Posted by: Steve Coplan | April 24, 2006

Judaism that scales

That’s Christianity. I'm in the midst of listening to the Gnostic Gospels on CD during my commute to glamorous Fort Lee. The author is Elaine Pagels, who was widely quoted recently for her work on releasing the Gospel of Judas. Since I've always found Judas a far more compelling character than anyone else I've encountered in my admittedly cursory readings of the New Testament, I found the reinterpretation both compelling, and well frankly a little bit of stretch. The gospel's hypothesis is in fact that Judas was Jesus' favorite disciple, chosen to betray him in order to hasten his destiny as the savior. I still prefer to see him as fatally flawed, a character type far more consistent with the Torah's figures than the saints. The Gospel of Judas is also interesting in that it raises again the question when Christianity became a separate religion rather than followers of Rabbi Jesus, who were mostly Jewish or Judaized initially. The reason why I find this inflection interesting is because Christianity has been so wildly successful, while Judaism has persevered thousands of years but constitutes a tiny percentage even of those who believe in monotheism (and by extension the Hebrew god).


Judaism is a religion of intensive ritual and comprehensively proscribed lifestyles. The result is a religion (rather than faith) that is symbolically rich, open to constant interpretation, elaboration and density. Judaism is an enormously resilient religion and way of life that has persisted despite innovations in humanity's spiritual reportoire. The lack of enthusiasm the innovators encountered for their novel approaches inevitably resulted in some less than complementary views of Jews (but not always Judaism) – compare the denunciations of Jews from Matthew, Mohammed and Martin Luther. But on the other hand, Judaism doesn’t scale very well. Judaism's statement of purpose is the study of the Torah and devotion to the precepts – creating a lifestyle entwined in the ritual, the constant study of texts and ongoing practice. One consequence is of course that much of the religion practicioners become consumed with ritual purity and the minutiae of observance, but lose any sense of the moral context.

This phenomenon was already clear in Jesus’ time (and even earlier as Philo Judeaus’ writings on the individual's relationship with the divine illustrate) with the added element of a corrupt and nepotistic priesthood collaborating with the colonial occupiers. Jesus was as others have pointed out was one of Judaism’s first rabbis – he broke with the established hierarchy to make religion more relevant in people's lives. But more importantly, he set out to establish that ritual existed to entrench a principle and that the embracing the principle was more important than being exacting about the ritual's performance. An interesting example of this is the passage in Acts that describes Peter's vision of an array of unkosher food which he is exhorted to consume. Eventually he realizes that he has been confronted by this vision to illustrate that he must embrace all of humankind (and stop being so picky about what he eats). I've been led to believe that the tradition of the Easter ham is derived from this episode. Also, later proponents of Christianity removed the need for what was viewed as a barbaric act through the 'circumcision of the heart' argument.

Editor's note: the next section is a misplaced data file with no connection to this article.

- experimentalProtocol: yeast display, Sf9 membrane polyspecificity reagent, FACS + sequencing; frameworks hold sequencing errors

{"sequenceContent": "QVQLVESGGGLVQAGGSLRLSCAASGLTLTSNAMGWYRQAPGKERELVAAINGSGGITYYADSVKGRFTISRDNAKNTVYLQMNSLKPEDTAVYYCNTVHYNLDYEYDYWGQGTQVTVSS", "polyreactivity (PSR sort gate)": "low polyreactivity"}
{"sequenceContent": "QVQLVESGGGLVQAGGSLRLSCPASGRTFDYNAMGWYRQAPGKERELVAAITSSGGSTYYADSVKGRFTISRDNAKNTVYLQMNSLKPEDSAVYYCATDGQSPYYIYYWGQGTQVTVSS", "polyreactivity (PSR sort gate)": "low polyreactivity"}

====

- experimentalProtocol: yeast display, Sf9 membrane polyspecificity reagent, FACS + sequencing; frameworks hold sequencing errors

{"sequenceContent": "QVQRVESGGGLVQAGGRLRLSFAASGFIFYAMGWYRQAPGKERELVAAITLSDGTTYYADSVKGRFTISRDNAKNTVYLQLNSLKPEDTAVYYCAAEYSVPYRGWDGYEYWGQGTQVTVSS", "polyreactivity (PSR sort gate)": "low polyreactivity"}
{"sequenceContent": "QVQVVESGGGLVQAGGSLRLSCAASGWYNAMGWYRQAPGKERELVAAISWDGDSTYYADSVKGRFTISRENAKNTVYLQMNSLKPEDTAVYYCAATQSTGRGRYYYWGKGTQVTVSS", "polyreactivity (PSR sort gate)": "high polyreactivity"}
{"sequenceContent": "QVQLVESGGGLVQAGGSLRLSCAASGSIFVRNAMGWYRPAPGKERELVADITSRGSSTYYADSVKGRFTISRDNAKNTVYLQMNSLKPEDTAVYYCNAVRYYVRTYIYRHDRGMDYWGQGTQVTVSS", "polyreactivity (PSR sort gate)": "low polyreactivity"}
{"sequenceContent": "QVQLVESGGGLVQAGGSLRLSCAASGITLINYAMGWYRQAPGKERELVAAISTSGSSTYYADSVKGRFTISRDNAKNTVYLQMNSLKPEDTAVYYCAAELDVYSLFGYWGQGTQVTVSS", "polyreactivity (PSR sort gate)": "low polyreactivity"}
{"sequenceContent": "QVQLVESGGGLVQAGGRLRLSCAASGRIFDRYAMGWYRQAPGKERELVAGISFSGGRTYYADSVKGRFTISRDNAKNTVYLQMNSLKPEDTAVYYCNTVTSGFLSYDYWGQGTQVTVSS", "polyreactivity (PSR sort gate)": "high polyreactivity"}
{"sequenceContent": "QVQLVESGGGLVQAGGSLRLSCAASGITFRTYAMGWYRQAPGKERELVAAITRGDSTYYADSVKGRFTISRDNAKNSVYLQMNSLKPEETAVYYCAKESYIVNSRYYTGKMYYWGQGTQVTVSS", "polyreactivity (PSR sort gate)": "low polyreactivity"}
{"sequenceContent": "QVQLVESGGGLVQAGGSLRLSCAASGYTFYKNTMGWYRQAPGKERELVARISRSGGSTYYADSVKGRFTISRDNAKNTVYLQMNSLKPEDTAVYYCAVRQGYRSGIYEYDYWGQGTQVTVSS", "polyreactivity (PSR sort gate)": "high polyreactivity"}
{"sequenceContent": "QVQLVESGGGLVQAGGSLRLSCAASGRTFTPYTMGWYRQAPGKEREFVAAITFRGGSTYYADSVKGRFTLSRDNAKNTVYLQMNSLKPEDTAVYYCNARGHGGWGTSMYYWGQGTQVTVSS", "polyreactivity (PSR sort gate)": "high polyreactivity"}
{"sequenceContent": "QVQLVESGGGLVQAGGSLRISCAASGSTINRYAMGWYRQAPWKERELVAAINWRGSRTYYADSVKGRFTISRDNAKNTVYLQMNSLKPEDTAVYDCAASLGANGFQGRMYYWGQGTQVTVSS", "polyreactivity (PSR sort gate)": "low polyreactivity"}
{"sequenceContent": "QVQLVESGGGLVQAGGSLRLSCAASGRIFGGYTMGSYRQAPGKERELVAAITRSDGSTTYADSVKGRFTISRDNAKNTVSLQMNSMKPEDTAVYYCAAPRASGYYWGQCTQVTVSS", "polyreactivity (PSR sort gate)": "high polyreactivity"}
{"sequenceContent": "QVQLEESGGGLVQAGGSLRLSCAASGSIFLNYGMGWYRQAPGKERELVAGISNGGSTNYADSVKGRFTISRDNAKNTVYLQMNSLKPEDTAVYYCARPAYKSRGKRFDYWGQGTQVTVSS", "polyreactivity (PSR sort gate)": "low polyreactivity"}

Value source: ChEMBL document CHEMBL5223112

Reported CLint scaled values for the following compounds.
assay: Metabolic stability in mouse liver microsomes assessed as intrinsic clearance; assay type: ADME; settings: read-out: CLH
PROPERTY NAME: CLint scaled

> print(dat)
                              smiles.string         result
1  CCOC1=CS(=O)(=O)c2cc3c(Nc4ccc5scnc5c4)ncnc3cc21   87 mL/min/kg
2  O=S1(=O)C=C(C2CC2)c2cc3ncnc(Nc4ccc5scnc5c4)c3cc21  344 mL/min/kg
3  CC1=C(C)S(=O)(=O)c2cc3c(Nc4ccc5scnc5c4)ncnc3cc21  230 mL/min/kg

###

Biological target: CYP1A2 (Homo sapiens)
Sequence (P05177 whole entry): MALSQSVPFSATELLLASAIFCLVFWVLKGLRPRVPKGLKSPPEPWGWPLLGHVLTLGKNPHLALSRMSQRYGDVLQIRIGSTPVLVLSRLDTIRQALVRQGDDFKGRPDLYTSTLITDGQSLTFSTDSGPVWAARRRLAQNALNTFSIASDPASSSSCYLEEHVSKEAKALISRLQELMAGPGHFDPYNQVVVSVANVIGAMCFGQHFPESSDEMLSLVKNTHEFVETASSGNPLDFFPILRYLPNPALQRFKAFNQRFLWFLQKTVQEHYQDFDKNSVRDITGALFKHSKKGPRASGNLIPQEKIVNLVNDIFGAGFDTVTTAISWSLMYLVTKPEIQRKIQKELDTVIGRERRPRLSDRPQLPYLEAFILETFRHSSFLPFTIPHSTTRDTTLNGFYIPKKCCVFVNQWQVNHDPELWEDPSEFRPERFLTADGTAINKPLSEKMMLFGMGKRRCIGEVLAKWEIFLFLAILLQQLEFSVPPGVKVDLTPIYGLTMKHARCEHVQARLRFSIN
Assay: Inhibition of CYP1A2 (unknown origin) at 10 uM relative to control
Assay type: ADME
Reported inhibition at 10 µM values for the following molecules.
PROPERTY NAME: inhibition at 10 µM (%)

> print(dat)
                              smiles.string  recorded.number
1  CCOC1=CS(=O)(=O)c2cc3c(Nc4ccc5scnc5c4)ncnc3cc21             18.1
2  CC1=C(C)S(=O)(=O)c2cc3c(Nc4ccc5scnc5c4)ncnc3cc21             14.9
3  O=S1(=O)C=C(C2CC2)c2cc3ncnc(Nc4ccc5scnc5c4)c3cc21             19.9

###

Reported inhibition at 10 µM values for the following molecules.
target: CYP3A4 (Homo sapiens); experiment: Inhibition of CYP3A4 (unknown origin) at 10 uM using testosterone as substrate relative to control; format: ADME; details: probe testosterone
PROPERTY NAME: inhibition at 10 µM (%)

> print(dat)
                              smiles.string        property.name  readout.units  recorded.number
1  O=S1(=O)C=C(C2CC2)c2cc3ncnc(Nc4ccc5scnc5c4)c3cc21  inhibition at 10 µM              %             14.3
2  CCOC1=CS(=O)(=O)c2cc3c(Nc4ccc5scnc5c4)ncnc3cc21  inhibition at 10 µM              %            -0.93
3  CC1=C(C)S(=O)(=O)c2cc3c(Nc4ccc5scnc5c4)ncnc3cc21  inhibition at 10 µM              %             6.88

During roughly the same period that Jesus preached, Jews had started to codify the Oral Law – the Mishna that along with the Gemara form the foundation of the Talmud. Two of the central sages of the mishna are Hillel and Shamai, who offered opposing views on fulfilling Judaism's obligations or mitzvas. Hillel advocated that understanding the intention of the act could compensate for any oversights in practice while Shammai argued that ritual purity was imperative in order to preserve the integrity of its underlying lesson. The Gemara frequently sets up their contrasting positions as the basis for debate. Hillel was, however, famous for artculating the aphorism – "Do not do unto neighbor what you will have not done to you – all the rest is commentary" when a Roman centurion asked him to recite the Torah's principles standing on one leg. Jesus modified the wording slightly, but fundamentally changed the impact.

The break between Judaism and Christianity centers on the divinity of Christ, and by extension his sacrifice for humankind. In a sense, this is more a political argument since the followers of Jesus couldn't persuade mainstream Jews to accept Jesus as the Messiah, and gradually whittle away the laws that discouraged non-Jews from signing on to the program. Still, nothing quite matches the simplicity of 'God is Love', without having to make qualifications.

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Responses

  1. Don’t know if you’ve been reading Harry Potter to your kids, but the new thinking on Judas, in my mind, offers a clue on the actions of Severus Snape at the end of the last one… Just my suspicion…

  2. Harry Potter? We are still working through Goodnight Gorilla and Rumble Tumble with Caleb.

    There is clearly a good deal of speculation on the motivations of Severus Snape (http://www.severussnapepage.blogspot.com/), but it strikes me that Judas didn’t have split loyalties. He just had an impulsive weakness for hard currency.

  3. harry potter great strory i love to read


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